Mistake of Fact as a Defense

The defense of mistake of fact is used when a defendant is accused of committing a particular crime and the defendant admits that he or she committed another crime, which other crime is different from the particular crime and is not a lesser-included offense of the particular crime. The defense is based on the defendant's belief that he or she was committing another crime, which crime is less serious than the crime with which the defendant is charged.

An example of the defense of mistake of fact is when a defendant is charged with possession of a controlled substance or drugs and the defendant claims that he or she believed that he or she was in the possession of stolen property. The defendant claims that he or she does not have the necessary intent to be convicted of the offense of possession of a controlled substance because he or she thought that he or she was in the possession of stolen property.

The defense of mistake of fact does not allow a defendant to evade all criminal liability for an offense. The defendant can be convicted of the offense with which the defendant believed that he or she was committing, even if the defendant was not charged with the offense and even if the offense is not a lesser-included offense of the offense with which the defendant was charged. The defense only prevents the defendant from being convicted of the more serious crime with which the defendant was charged. The defendant may still be convicted of the lesser offense.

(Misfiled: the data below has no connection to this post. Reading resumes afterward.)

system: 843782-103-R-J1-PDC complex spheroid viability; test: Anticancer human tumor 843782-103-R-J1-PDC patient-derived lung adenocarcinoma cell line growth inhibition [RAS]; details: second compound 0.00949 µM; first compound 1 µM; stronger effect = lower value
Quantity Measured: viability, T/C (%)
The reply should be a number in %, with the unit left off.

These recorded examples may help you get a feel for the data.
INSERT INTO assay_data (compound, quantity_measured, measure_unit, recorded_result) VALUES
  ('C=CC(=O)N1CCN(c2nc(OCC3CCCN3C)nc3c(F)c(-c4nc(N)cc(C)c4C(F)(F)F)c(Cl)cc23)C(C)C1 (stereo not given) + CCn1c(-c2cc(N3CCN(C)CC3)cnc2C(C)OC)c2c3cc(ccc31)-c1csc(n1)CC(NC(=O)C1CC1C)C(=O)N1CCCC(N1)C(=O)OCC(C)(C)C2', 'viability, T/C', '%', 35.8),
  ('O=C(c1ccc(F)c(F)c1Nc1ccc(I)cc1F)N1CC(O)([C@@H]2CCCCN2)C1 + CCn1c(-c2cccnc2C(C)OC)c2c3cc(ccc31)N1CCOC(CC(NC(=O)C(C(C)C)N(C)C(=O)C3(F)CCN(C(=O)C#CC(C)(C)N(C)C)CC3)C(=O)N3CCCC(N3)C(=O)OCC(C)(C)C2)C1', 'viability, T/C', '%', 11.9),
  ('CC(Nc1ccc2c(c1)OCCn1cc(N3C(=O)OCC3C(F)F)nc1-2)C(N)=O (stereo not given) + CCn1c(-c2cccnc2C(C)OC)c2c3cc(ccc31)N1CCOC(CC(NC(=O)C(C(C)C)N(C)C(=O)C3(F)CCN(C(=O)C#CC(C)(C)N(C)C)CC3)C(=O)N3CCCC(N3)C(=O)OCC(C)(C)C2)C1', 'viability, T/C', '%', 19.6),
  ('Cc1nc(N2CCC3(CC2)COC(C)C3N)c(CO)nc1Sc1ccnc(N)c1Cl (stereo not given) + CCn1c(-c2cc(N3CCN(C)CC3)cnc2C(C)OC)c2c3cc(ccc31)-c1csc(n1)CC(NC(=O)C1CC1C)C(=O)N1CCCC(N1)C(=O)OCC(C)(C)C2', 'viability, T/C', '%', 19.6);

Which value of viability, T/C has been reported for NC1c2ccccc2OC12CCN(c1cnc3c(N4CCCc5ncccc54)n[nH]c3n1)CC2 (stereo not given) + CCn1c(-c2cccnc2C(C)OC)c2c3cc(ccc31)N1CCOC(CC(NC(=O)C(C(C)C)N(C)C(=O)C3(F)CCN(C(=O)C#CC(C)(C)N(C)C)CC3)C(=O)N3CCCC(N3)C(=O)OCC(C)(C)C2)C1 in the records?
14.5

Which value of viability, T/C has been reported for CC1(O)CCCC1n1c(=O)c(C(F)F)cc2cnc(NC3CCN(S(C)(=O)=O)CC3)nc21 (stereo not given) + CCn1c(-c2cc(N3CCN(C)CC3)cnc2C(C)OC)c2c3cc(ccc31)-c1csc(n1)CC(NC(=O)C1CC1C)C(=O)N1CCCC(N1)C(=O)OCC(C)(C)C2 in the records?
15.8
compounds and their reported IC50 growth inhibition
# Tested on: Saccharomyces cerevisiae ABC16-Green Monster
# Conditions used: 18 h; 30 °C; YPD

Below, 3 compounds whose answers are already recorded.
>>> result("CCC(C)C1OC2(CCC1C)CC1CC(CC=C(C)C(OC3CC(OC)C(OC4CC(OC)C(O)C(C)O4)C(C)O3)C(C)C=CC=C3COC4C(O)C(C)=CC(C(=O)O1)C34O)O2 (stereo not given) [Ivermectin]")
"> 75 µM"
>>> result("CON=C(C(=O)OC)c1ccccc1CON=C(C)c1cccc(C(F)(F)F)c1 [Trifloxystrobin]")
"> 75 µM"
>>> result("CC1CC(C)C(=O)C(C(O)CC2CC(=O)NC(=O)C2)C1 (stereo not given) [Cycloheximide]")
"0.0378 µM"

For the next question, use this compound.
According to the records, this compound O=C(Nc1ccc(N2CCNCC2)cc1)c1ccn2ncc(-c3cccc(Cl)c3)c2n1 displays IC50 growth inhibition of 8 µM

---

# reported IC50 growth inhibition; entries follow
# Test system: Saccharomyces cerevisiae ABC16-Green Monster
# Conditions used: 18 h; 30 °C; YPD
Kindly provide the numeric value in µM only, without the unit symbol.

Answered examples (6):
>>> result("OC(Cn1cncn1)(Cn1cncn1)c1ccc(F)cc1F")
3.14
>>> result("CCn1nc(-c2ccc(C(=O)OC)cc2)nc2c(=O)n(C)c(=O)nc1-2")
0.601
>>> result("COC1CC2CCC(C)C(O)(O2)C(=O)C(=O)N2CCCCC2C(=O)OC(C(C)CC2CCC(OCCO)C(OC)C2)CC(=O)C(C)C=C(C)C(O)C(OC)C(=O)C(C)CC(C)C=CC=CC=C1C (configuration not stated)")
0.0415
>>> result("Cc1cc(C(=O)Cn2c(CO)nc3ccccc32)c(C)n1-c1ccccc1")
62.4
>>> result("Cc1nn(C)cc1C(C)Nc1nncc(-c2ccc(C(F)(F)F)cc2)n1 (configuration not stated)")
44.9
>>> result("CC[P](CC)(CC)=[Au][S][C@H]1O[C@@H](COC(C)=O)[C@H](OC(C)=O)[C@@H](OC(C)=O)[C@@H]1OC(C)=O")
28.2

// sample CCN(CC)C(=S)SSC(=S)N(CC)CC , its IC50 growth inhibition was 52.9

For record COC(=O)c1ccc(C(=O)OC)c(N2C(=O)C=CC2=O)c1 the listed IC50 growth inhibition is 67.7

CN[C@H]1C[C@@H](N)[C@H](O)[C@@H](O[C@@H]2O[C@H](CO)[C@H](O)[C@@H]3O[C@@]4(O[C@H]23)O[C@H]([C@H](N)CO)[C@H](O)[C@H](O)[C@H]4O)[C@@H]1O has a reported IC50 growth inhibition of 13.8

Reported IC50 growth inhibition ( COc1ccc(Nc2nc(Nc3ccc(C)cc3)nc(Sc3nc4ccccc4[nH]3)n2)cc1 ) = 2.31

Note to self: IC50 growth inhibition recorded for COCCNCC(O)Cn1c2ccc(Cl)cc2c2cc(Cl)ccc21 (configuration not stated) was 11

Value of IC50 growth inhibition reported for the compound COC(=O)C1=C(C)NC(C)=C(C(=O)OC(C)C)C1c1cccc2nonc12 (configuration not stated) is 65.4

The defense of mistake of fact is not a true defense. A defendant does not deny the commission of an offense. The defendant only denies the commission of the offense with which the defendant is charged. However, when the defendant raises the defense, it may eliminate the defendant's criminal liability for an offense because it raises a reasonable doubt regarding the prosecution's proof of an essential element of the offense.

By asserting the defense of mistake of fact, a defendant is generally deemed to have waived his or her right to be charged with the offense that the defendant believed that he or she was committing. In most cases, however, the defendant agrees in writing to waive his or her right to be indicted for the less serious offense after he or she has asserted the defense.

A defendant who claims the defense of mistake of fact is entitled to a jury instruction on the defense. If the jury believes the defendant's evidence, the jury may only convict the defendant of the offense that the defendant admitted. If the jury does not believe the defendant's evidence, the jury may convict the defendant of the offense with which he or she was charged.